The Floating World Series of photographs was born out of an experiment with my Canon EF 8-15mm f/4 L USM fisheye zoom lens.
I bought this unique lens a few years ago, but have struggled with creating images with it. It is not the fisheye distortion that causes me problems, but the seriously wide angle of view which makes it difficult to simplify the scene (so much is included) and the fact that a light source is almost always captured in the frame leading to dynamic range issues.
I wanted to give this lens another try and planned to take it downtown to play with some architectural shots.
While planning my shoot I saw an architecture photo on Flickr by Peter Stewart which showed enigmatic symmetrically. This photo gave me the idea of intentionally mirroring half of the fisheye frame to create symmetrical images. I would then only have to worry about the content and dynamic range of half the image. I thought this technique might work to add some abstraction to the architectural shots I was planning. I’ve seen shots like this before (usually duplicating one quadrant into what people describe as a kaleidoscope image), and the results can be trite, but I thought I could do something new and creative with this technique.
Unfortunately early March weather took a turn for the worse and I knew we were going to be in for a few cold grey days. I couldn’t get downtown right away, so I decided to go shoot some tests in the natural park near my house.
With the grey overcast sky and flat light I figured I would be capturing a lot of sky at the top of the frame and some stark winter branches and trees nearer the middle. With a fisheye lens, straight lines that run through the middle of the frame remain straight, but lines progressively closer to the edges of the frame appear more and more curved. Since I was going to be mirroring the frame down the middle I figured I would be placing the horizon near the middle of frame. I would thus have a distant line through the middle of the frame, some closer stronger lines branching perpendicular to this central line, and the white negative space of the sky surrounding the majority of the subject. This is what I pre-visualized as I set out to take the first experimental shots.
When shooting these fisheye photos it is hard to imagine the complete composition while looking through the viewfinder. I keep an eye on the content of the top half of the frame and watch the line of subject matter at the centre of the frame where the mirroring will take place.
Back at home on the computer I load the raw frames into Lightroom. I do some basic adjustments to deal with scene brightness and dynamic range, all the while focusing on only the top half of the frame. Then I open the best images in Photoshop, selected half of each frame, and flip it across the central axis. Back in Lightroom I do some very minor adjustments to the black and white clipping.
I thought at first I would be rotating horizontal shots into portrait orientation so the image was symmetrical left to right, but I often find that to be too static and artificial. Images seem more dynamic when the mirroring occurs across the horizontal axis and they remain asymmetrical left to right. Our brains seem hard wired to expect some asymmetry to occur left to right, even with faces which are never completely symmetrical, but accept a mirrored scene from top to bottom, probably because we often see things reflected in water that way.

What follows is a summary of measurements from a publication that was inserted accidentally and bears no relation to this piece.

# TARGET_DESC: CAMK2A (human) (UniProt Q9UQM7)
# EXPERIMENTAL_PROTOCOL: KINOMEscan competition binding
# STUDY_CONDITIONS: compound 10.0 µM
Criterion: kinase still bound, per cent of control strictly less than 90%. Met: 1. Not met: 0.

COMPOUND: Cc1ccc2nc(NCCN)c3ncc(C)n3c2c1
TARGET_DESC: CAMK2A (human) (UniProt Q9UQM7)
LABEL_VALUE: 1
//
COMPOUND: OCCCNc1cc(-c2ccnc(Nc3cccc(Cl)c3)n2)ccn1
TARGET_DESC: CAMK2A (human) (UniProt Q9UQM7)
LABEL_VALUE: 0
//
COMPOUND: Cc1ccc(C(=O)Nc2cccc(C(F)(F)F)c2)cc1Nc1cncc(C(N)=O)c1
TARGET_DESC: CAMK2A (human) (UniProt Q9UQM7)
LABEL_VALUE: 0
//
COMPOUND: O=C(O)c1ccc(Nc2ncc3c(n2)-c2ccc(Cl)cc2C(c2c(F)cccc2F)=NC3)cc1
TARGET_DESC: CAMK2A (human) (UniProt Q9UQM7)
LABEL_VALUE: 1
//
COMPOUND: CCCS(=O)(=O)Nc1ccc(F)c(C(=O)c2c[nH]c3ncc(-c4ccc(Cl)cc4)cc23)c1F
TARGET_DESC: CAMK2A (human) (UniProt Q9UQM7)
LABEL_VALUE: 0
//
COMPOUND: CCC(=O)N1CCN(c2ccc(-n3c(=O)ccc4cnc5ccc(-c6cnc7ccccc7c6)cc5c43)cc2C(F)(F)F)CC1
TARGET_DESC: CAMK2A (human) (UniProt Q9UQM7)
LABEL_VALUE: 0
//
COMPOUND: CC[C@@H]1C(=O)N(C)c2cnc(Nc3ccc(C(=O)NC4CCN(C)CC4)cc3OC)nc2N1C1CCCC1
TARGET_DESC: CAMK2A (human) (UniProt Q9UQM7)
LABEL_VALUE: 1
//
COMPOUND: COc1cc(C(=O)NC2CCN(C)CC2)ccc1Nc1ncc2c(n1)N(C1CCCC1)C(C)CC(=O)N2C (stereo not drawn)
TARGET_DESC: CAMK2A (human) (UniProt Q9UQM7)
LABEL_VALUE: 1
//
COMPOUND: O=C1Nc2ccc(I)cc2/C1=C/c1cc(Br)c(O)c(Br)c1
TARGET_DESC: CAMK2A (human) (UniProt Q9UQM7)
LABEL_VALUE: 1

Really, post-processing is quite straightforward.
The Floating World Series title is a reference to the Japanese “floating world” school of drawing and painting (ukiyo-e) popular during the Edo and Meiji periods.
Like the Japanese works, the photographs encompass both straightforward descriptive representations of the world, and graphically abstract qualities. Also, because, in most of these photographs, the sky forms a border around the edge of the entire image, the central subject is left floating in a field of negative space (much like many of the Japanese images).
In my photographs the mirroring heightens the tension between the abstract and pictorial qualities. There is no attempt to hide the original subject, but a new and more abstract subject appears in the final composition.
Writing about his Horizon series of repurposed found photographs, Martin Venezky, states the following:
For me, the photographic relationship between the pictorial and the abstract is one of the most fundamental understandings of place and time. “Place” is something we carry with us—a summation of our inner memories mapped onto the present landscape as we traverse it. The continuity of the land, though, has its own unbroken timeframe, and it is much longer and steadier than the interrupted, distracted time we are able to spend with it. While we look for the universal, we are always tripped up by our own presence.1
This statement mirrors my views of both architectural and landscape photography. While I do not attempt to hide the identity of a location I also expect each photograph to stand on its own independent of the original location. Its the difference between taking a photograph of a location versus at a location. Viewers expecting to see some recognizable place in the Floating World photographs will perhaps be disappointed. The photographs are merely interpretations, signs and not the signified, double abstractions of the scenes they represent due to both the basic nature of photography and mirroring process.
- Martin Venezky, Horizon, https://www.lensculture.com/articles/martin-venezky-horizon